The crisis at Flybe could damage Yorkshire’s economy, warns Rachel Reeves MP

Rachel Reeves MP
Rachel Reeves MP
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The crisis at troubled airline Flybe could damage the economy of cities like Leeds, a local MP has claimed.

Rachel Reeves, the Labour MP for Leeds West, issued the warning as concerns grow about Flybe’s future.

Ms Reeves said: “The crisis at Flybe could be potentially very damaging to regional economies given its business model is mainly about connecting destinations that are not well served by other transport links.

“Flybe connects people and businesses in the Leeds area to Edinburgh, Exeter, Inverness, Newquay and Southampton. Apart from Edinburgh, all these places are a nightmare to reach by train.

“Rebalancing the economy away from London and the South East requires a transport system that connects businesses across the UK to each other and overseas markets.

“We saw the collapse of Monarch in 2017, but the Government has yet to put in place recommendations about dealing with airlines that hit financial problems or face insolvency.”

Chancellor Sajid Javid will hold talks with the business and transport secretaries about whether to support a rescue deal for airline Flybe, it has been reported.

Andrea Leadsom and Grant Shapps will meet Mr Javid today to discuss whether a £100 million tax payment can be deferred until 2023, according to Sky News.

It was reported that the deal would be conditional on Flybe’s three shareholders pumping tens of millions of pounds into the loss-making carrier.

The plan is said to involve Flybe deferring this year’s estimated air passenger duty (APD) bill of £106 million for three years, giving it the chance to survive the tough winter trading conditions.

Trade association Airlines UK, which represents UK carriers, has previously warned that the tax restricts connectivity and passenger growth.

Passengers on domestic flights pay £26 in APD for a return trip, with higher rates for longer flights and premium cabins.

The tax is expected to be worth £3.7 billion to the Treasury in 2019/20.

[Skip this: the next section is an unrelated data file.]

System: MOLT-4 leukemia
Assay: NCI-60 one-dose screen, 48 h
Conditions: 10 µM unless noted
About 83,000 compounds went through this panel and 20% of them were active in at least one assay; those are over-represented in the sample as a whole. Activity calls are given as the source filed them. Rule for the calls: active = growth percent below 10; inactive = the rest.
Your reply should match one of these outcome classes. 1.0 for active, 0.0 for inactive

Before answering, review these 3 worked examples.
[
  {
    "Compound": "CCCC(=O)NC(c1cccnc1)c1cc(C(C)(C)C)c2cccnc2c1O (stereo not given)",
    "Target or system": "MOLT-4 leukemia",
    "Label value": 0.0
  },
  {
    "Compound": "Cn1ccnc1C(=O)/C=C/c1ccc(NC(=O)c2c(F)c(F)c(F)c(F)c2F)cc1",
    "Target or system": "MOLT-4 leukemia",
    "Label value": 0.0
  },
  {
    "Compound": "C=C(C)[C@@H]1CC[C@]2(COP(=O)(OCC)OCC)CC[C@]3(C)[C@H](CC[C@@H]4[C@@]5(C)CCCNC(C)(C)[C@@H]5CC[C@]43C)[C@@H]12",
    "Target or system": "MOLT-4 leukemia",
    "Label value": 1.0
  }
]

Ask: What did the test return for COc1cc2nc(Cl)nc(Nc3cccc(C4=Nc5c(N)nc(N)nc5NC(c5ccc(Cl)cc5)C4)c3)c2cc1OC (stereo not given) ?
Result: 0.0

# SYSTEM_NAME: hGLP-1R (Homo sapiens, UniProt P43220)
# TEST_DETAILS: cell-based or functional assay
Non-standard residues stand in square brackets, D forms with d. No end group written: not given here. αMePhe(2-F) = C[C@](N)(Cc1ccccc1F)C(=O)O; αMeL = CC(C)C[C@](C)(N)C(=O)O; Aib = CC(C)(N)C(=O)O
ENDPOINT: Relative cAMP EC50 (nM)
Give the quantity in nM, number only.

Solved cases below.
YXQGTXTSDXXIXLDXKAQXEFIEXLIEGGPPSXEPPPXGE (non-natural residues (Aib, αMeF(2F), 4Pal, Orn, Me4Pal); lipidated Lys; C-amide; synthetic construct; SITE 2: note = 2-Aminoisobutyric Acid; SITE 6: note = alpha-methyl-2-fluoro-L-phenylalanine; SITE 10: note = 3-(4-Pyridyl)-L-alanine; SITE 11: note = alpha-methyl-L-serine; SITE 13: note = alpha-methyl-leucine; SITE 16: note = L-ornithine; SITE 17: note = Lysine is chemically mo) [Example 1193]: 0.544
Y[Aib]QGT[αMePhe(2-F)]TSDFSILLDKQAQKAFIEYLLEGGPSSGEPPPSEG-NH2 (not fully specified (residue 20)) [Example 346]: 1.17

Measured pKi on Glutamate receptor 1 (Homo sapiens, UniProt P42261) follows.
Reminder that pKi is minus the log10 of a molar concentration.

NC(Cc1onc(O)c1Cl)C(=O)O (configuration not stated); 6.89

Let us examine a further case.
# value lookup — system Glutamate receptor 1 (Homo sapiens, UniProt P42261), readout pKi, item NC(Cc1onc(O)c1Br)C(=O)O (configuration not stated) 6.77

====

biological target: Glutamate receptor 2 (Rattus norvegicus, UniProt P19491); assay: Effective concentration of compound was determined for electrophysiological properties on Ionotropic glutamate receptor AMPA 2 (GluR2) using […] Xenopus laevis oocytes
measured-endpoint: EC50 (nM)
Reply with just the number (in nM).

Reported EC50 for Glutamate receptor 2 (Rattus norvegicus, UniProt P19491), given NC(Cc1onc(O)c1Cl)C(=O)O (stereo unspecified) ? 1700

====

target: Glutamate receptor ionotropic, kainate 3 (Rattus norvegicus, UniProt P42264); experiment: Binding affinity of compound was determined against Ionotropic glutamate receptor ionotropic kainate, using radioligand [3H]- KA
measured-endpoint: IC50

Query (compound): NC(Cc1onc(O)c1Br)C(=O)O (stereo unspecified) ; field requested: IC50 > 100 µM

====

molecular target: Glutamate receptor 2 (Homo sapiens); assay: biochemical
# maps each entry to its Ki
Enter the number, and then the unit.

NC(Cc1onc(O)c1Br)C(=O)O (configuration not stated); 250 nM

Flybe was bought by a consortium consisting of Virgin Atlantic, Stobart Group and Cyrus Capital in February 2019 following poor financial results.

The consortium, known as Connect Airways, paid just £2.2 million for Flybe’s assets but pledged to inject cash into the airline to turn it around.

The holding of rescue talks with the Government over the weekend indicates the financing requirements have become greater than expected.

If Flybe collapses, it would be the second UK airline to fail in four months, after Thomas Cook went bust in September.

Around 2,400 people are employed by Flybe.

The airline is Europe’s largest regional carrier, flying around nine million passengers a year to 170 destinations across the continent.

It has a major presence at UK airports such as Aberdeen, Belfast City, Manchester and Southampton.

Aviation consultant John Strickland told the PA news agency that some of these airports would suffer a “significant impact” if Flybe ceased operations.

“At a market level it doesn’t look like very much,” he said. “But if you look at the regions (Flybe serves), it’s dramatic.”

Flybe operates most domestic routes between airports outside London, including connections between England, Scotland and Northern Ireland.

A Flybe spokeswoman said: “Flybe continues to focus on providing great service and connectivity for our customers, to ensure that they can continue to travel as planned.

“We don’t comment on rumour or speculation.”

Brian Strutton, general secretary of pilots’ union Balpa, said Flybe plays “an incredibly important role connecting the regions and nations of the UK and onwards to Europe”.

He went on: “The Government must recognise that the UK cannot afford to lose yet another airline, and the markets that Flybe serves cannot afford to lose their air connections which help businesses thrive.

“So we urge the Government to take every possible action to keep Flybe flying.”

The airline began as Jersey European Airways in 1979, operating regional flights from Jersey.

Its route network grew and it was rebranded British European in 2000, before becoming Flybe in 2002.